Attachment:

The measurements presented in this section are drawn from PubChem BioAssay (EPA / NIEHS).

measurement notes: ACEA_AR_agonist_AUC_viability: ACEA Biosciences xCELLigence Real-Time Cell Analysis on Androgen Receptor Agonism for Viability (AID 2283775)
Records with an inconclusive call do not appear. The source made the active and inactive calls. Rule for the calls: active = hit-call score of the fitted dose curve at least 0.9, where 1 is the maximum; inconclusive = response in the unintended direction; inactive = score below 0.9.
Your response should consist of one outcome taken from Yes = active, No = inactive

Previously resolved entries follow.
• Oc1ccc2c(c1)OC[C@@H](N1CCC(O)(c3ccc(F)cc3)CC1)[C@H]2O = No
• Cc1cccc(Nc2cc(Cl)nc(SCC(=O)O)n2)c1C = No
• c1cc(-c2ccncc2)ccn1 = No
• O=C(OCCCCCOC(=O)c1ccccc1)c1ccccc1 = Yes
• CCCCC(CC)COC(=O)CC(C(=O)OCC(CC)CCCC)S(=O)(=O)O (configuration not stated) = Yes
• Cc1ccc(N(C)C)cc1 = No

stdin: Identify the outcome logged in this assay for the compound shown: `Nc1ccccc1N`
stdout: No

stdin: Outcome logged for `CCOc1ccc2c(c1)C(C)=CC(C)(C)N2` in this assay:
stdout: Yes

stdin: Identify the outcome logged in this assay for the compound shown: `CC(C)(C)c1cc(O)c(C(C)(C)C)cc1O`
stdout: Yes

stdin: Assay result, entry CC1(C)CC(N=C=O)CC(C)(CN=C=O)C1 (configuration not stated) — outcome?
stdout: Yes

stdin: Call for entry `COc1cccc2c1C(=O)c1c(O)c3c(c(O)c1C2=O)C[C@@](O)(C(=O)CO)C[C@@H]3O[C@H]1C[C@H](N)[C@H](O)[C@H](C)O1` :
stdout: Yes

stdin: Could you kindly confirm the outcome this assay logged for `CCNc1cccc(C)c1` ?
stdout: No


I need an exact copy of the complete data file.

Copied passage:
The measurements presented in this section are drawn from PubChem BioAssay (EPA / NIEHS).

measurement notes: ACEA_AR_agonist_AUC_viability: ACEA Biosciences xCELLigence Real-Time Cell Analysis on Androgen Receptor Agonism for Viability (AID 2283775)
Records with an inconclusive call do not appear. The source made the active and inactive calls. Rule for the calls: active = hit-call score of the fitted dose curve at least 0.9, where 1 is the maximum; inconclusive = response in the unintended direction; inactive = score below 0.9.
Your response should consist of one outcome taken from Yes = active, No = inactive

Previously resolved entries follow.
• Oc1ccc2c(c1)OC[C@@H](N1CCC(O)(c3ccc(F)cc3)CC1)[C@H]2O = No
• Cc1cccc(Nc2cc(Cl)nc(SCC(=O)O)n2)c1C = No
• c1cc(-c2ccncc2)ccn1 = No
• O=C(OCCCCCOC(=O)c1ccccc1)c1ccccc1 = Yes
• CCCCC(CC)COC(=O)CC(C(=O)OCC(CC)CCCC)S(=O)(=O)O (configuration not stated) = Yes
• Cc1ccc(N(C)C)cc1 = No

stdin: Identify the outcome logged in this assay for the compound shown: `Nc1ccccc1N`
stdout: No

stdin: Outcome logged for `CCOc1ccc2c(c1)C(C)=CC(C)(C)N2` in this assay:
stdout: Yes

stdin: Identify the outcome logged in this assay for the compound shown: `CC(C)(C)c1cc(O)c(C(C)(C)C)cc1O`
stdout: Yes

stdin: Assay result, entry CC1(C)CC(N=C=O)CC(C)(CN=C=O)C1 (configuration not stated) — outcome?
stdout: Yes

stdin: Call for entry `COc1cccc2c1C(=O)c1c(O)c3c(c(O)c1C2=O)C[C@@](O)(C(=O)CO)C[C@@H]3O[C@H]1C[C@H](N)[C@H](O)[C@H](C)O1` :
stdout: Yes

stdin: Could you kindly confirm the outcome this assay logged for `CCNc1cccc(C)c1` ?
stdout: No